Noting the precautionary measures for controlling emissions of certain chlorofluorocarbons that have already been taken at national and regional levels,
HAVE AGREED AS FOLLOWS:
Rather than being ‘scientifically illiterate’, then, anti-GM environmentalists were simply doing what environmentalists — including the newly pro-GM camp — have always done: emphasised uncertainty about what the effects of industrial processes on the environment will be in an argument for controlling that technology. They were appealing to the very same ideas that pro-GM environmentalists had long appealed to: that natural processes are fragile, and highly sensitive to change. But what the pro-GM environmentalists had forgotten is just how much their own perspectives were fixed on exactly the same ground: the precautionary principle. The environmental commentators lining up to identify themselves as pro-science and pro-GM have done nothing, over the years, to confront the rank alarmism and naked exploitation of the precautionary principle in the climate debate, and have therefore allowed the idea of fragile ecosystems and our total vulnerability to climate change to fester. Indeed, they have milked it themselves. They have only themselves to blame.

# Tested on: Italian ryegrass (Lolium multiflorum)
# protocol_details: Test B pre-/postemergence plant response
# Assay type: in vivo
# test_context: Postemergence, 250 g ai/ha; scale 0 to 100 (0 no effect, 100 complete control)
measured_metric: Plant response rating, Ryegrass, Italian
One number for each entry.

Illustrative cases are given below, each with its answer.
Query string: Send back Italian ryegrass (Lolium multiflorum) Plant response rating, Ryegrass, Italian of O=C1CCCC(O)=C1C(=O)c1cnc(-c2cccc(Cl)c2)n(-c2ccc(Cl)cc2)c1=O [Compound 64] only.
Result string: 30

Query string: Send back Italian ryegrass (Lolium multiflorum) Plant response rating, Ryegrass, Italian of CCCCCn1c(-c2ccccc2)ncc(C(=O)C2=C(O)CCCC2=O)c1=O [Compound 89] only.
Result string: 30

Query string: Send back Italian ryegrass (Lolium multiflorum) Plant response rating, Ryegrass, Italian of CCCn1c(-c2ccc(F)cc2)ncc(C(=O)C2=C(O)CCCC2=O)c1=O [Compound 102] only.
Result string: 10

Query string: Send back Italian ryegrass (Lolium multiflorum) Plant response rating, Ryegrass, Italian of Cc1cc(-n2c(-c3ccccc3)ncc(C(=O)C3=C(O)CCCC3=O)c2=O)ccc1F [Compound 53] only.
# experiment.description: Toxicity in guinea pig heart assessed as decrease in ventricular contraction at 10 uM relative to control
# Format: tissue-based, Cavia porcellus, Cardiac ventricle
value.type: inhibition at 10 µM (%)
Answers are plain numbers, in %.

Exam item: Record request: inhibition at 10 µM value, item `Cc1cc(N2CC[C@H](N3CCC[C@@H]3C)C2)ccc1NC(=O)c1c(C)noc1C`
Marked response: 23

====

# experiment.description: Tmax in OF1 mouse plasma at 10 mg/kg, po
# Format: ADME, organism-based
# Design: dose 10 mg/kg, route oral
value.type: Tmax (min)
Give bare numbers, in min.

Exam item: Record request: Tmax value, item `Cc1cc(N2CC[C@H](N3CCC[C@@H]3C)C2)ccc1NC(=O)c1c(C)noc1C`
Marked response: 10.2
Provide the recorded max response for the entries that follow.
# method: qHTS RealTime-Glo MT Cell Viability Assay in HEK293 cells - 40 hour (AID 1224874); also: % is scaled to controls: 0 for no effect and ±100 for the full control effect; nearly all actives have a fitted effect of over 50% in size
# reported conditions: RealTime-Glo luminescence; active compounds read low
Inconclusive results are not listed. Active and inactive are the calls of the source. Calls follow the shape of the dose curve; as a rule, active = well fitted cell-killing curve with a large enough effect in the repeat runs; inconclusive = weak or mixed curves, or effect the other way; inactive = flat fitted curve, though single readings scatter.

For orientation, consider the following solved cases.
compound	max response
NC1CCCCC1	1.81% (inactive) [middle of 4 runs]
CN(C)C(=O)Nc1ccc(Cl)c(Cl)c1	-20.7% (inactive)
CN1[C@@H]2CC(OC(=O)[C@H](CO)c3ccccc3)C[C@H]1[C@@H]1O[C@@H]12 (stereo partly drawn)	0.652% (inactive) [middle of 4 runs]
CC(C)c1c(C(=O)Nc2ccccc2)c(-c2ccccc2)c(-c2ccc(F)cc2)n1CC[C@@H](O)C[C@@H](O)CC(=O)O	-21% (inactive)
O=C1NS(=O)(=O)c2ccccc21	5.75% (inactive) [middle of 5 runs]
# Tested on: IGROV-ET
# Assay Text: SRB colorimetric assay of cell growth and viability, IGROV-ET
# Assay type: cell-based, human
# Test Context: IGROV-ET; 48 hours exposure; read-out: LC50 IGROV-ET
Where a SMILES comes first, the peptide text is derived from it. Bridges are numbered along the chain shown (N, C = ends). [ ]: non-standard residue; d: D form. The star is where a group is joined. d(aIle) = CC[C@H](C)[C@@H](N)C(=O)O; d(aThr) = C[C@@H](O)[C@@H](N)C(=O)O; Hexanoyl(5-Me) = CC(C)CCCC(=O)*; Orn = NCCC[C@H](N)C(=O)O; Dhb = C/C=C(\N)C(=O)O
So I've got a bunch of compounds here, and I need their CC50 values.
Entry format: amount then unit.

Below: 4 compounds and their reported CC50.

It is interesting, then, to see this incoherence manifest itself in the Telegraph’s Tom Chivers latest salvo against his comrades, taking aim at their use of the precautionary principle:
The “precautionary principle”, the idea that a new technology or policy should not be employed until we can be sure it is safe, sounds very reasonable. But as always, it’s more complicated than that. Everything we do entails not doing something else; in this case, not using nuclear, in the short term at least, means more coal, more shale gas, more fracking, to maintain energy demands (and cutting energy use would cause its own problems, of course). Is that safer? Nuclear power has risks, of course it does. But so does everything, and nuclear power has clear potential benefits. The trick is to calmly and sensibly assess those risks and benefits, not pull up the drawbridge out of misguided fear.